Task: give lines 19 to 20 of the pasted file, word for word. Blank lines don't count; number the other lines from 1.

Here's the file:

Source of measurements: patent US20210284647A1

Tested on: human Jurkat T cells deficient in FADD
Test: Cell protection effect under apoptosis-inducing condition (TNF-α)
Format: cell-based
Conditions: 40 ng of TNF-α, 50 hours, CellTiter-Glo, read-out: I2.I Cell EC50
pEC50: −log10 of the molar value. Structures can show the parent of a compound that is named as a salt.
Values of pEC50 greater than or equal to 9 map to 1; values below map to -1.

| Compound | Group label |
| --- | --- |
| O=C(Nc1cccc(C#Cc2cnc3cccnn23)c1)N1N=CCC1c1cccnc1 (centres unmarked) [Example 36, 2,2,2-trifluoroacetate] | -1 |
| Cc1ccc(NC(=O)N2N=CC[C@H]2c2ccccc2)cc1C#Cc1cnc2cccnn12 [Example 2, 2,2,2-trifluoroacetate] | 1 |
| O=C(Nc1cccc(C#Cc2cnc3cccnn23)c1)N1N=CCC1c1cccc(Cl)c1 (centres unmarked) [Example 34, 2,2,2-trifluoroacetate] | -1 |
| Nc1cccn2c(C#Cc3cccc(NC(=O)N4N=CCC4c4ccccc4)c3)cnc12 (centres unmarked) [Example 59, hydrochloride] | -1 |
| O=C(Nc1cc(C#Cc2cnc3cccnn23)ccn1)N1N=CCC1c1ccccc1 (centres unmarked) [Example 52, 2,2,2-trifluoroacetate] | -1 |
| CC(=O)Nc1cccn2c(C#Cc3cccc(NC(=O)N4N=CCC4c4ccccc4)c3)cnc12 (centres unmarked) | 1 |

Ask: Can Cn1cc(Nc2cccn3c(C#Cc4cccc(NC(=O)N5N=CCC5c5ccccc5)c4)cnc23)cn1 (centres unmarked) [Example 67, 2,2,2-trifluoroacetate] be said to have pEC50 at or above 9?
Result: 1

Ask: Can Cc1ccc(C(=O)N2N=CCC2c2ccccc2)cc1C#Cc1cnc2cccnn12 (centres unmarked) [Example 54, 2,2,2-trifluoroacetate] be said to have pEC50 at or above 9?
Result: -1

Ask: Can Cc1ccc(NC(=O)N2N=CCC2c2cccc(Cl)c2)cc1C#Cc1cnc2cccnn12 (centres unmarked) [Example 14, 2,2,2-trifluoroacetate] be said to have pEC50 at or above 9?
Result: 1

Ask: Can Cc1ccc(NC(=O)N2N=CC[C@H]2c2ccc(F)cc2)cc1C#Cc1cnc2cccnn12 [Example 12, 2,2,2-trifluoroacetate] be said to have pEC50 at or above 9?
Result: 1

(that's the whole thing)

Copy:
Result: -1

Ask: Can Cc1ccc(NC(=O)N2N=CCC2c2cccc(Cl)c2)cc1C#Cc1cnc2cccnn12 (centres unmarked) [Example 14, 2,2,2-trifluoroacetate] be said to have pEC50 at or above 9?